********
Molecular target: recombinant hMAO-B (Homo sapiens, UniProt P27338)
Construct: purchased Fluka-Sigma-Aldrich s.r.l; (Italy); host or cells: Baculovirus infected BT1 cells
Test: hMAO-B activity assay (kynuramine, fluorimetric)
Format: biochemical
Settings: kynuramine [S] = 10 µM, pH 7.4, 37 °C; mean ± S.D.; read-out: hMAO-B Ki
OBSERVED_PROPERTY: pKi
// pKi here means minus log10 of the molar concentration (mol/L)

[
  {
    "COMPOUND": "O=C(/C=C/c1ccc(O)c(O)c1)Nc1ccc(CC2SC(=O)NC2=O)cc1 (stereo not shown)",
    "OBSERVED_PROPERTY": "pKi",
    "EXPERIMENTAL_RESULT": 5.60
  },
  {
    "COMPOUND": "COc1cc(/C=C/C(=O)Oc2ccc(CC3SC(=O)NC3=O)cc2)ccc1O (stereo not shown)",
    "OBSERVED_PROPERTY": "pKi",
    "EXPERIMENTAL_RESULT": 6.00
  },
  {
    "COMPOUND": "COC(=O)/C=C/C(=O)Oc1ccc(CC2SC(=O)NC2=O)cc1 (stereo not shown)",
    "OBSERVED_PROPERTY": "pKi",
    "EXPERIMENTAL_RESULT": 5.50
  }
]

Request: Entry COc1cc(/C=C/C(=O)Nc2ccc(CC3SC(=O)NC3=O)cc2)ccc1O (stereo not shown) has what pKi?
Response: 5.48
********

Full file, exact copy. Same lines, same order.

Molecular target: recombinant hMAO-B (Homo sapiens, UniProt P27338)
Construct: purchased Fluka-Sigma-Aldrich s.r.l; (Italy); host or cells: Baculovirus infected BT1 cells
Test: hMAO-B activity assay (kynuramine, fluorimetric)
Format: biochemical
Settings: kynuramine [S] = 10 µM, pH 7.4, 37 °C; mean ± S.D.; read-out: hMAO-B Ki
OBSERVED_PROPERTY: pKi
// pKi here means minus log10 of the molar concentration (mol/L)

[
  {
    "COMPOUND": "O=C(/C=C/c1ccc(O)c(O)c1)Nc1ccc(CC2SC(=O)NC2=O)cc1 (stereo not shown)",
    "OBSERVED_PROPERTY": "pKi",
    "EXPERIMENTAL_RESULT": 5.60
  },
  {
    "COMPOUND": "COc1cc(/C=C/C(=O)Oc2ccc(CC3SC(=O)NC3=O)cc2)ccc1O (stereo not shown)",
    "OBSERVED_PROPERTY": "pKi",
    "EXPERIMENTAL_RESULT": 6.00
  },
  {
    "COMPOUND": "COC(=O)/C=C/C(=O)Oc1ccc(CC2SC(=O)NC2=O)cc1 (stereo not shown)",
    "OBSERVED_PROPERTY": "pKi",
    "EXPERIMENTAL_RESULT": 5.50
  }
]

Request: Entry COc1cc(/C=C/C(=O)Nc2ccc(CC3SC(=O)NC3=O)cc2)ccc1O (stereo not shown) has what pKi?
Response: 5.48